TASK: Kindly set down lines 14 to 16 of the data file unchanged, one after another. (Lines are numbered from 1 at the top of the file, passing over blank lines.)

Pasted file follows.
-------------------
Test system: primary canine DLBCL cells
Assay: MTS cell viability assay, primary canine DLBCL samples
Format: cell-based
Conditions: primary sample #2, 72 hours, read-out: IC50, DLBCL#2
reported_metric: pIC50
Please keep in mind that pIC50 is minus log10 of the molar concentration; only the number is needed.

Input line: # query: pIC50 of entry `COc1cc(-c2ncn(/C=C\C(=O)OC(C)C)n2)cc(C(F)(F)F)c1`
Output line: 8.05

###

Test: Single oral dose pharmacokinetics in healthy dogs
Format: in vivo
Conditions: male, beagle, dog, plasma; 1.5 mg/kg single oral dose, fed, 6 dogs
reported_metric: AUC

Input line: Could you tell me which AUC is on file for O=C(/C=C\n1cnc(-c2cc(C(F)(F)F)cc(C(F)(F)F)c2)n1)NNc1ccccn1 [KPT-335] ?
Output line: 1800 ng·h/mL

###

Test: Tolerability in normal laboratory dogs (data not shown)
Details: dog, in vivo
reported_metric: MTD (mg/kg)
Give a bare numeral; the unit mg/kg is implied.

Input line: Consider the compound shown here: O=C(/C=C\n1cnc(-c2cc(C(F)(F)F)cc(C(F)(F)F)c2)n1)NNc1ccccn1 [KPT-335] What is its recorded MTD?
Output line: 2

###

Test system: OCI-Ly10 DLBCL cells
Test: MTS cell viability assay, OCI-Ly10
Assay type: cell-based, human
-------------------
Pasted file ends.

Input line: Could you tell me which AUC is on file for O=C(/C=C\n1cnc(-c2cc(C(F)(F)F)cc(C(F)(F)F)c2)n1)NNc1ccccn1 [KPT-335] ?
Output line: 1800 ng·h/mL

###